- Verner Vinge's "A Fire Upon the Deep" begins with a group of scientists mining an ancient civilization's web archives. They need to build interpreters for the ancient civilization's programs. All goes well until they reconstitute a malevolent AI that they spend the rest of the book fighting.
- Piers Anthony's Macroscope involves a group of people trying to decode an Extra-Terestrial message, that other ETs are trying to jam. Over the course of the book your opinion as to which group of ETs has humanity's best interests at heart changes back and forth several times.
- Any number of SF stories are set in the far future where people poke around in the ruins of a once-great civilization. (See Gene Wolfe, Cordwainer Smith.)
Working with Lisp reminds me of these books. Lisp's a seductive, ancient, powerful language that has been worked on for years by very smart, very motivated hackers. Pretty much everything one can think of to do with Lisp has been done, multiple times, by really smart people.
For example, I want to have a system where I can interactively write a game, changing code on the fly while the game is running. I want to be able to use macros and garbage collection and free serialization and inspection and all that cool stuff that Lisp provides.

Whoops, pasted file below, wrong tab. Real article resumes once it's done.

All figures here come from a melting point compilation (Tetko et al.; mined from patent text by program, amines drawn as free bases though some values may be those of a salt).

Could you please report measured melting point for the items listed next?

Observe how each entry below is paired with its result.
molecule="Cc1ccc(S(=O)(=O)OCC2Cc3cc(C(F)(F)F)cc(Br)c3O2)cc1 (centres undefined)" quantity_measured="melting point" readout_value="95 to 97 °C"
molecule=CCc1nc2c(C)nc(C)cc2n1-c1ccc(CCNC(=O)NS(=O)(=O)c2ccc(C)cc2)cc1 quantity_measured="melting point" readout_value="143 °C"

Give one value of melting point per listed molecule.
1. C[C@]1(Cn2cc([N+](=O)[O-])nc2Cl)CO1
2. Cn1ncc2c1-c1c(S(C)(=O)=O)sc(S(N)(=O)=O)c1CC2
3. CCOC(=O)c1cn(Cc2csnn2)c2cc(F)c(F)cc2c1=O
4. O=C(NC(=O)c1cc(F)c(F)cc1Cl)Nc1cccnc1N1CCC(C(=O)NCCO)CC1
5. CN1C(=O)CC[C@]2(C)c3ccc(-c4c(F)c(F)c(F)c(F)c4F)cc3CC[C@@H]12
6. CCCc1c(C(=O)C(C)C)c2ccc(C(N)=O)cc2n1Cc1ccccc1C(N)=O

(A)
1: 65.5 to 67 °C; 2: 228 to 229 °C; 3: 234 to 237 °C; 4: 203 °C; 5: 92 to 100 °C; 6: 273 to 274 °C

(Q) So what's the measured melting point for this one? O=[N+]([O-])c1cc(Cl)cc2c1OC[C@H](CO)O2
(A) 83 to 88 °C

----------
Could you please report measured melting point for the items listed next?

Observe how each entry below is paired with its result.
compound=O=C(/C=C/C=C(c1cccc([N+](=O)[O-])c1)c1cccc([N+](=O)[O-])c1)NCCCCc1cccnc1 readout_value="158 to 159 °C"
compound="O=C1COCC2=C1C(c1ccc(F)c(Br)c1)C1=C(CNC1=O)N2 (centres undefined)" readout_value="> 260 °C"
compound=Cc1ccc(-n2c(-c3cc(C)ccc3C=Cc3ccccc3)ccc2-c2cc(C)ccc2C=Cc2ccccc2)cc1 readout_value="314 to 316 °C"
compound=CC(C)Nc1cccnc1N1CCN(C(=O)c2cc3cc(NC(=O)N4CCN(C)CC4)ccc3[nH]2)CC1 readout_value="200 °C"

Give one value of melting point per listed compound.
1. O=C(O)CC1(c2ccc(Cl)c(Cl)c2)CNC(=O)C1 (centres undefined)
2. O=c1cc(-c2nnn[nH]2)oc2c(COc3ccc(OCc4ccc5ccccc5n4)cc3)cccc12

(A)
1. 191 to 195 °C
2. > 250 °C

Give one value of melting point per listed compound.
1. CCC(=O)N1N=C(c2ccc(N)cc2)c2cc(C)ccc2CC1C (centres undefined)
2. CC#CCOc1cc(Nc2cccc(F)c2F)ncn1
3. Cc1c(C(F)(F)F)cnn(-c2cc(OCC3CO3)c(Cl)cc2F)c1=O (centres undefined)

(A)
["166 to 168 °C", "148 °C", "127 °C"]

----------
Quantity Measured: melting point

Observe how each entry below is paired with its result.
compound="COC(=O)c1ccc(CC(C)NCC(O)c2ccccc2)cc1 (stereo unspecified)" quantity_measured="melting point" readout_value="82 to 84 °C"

And Naughty Dog had all that, in GOAL, for the PS2. Their implementation was apparently much better (more efficient, less buggy, more features) than one I could cobble together out of open-source-Lisp parts. And they had used it to successfully write two or three games. But they they walked away from it. Gave it up. Went back to C++.
They said it was because they had a lot of pressure from their parent company to make their engine more reusable. But I think it's also because the results they were getting just weren't that much better than the results that all the other developers, who use C++-and-some-cheap-scripting-language-like-Lua, were getting.
I think Lisp is like a powerful alien technology that may not be in your best interests to use.